A large body of research has consistently found that intensive employment during the school year is associated with heightened antisocial behavior. These findings have been influential in prompting policy recommendations to establish stricter limits on the number of hours that students can work during the school year. We reexamine the linkage between first-time work at age 16 during the school year and problem behaviors. Our analysis uses group-based trajectory modeling to stratify youths based on their developmental history of crime and substance abuse. This stratification serves to control for preexisting differences between workers and nonworkers and permits us to examine whether the effect of work on problem behaviors depends on the developmental history of those behaviors. Contrary to most prior research we find no overall effect of working on either criminal behavior or substance abuse. However, we do find some indication that work may have a salutary effect on these behaviors for some individuals who had followed trajectories of heightened criminal activity or substance abuse prior to their working for the first time.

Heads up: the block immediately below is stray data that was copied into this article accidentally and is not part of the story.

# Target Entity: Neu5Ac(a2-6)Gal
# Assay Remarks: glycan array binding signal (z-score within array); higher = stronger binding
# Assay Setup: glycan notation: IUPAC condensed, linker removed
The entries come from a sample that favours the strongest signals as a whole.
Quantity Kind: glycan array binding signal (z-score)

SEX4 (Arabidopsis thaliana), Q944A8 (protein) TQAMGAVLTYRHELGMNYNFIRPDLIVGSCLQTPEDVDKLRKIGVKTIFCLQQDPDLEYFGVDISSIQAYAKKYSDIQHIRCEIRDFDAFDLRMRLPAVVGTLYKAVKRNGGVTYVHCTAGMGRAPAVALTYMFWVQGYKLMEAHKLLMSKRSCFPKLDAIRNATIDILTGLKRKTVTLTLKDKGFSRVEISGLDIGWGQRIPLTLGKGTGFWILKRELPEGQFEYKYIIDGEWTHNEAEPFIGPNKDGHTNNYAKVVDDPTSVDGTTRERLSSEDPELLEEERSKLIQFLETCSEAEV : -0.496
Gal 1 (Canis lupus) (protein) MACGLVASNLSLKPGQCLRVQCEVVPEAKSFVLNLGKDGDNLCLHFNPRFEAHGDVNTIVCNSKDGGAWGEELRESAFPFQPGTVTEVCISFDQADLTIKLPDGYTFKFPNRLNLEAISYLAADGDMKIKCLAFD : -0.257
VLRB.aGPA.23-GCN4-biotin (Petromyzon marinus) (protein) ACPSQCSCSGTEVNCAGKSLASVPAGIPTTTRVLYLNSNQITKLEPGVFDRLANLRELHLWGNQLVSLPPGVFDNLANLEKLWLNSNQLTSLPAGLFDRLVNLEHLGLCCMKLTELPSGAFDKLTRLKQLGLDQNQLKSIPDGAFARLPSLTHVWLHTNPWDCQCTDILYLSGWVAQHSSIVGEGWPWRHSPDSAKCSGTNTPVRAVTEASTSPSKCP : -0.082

All Science Journal Classification (ASJC) codes
- Pathology and Forensic Medicine
- Adolescent employment
- Delinquent offending
- Developmental trajectories
- Group-specific treatment effects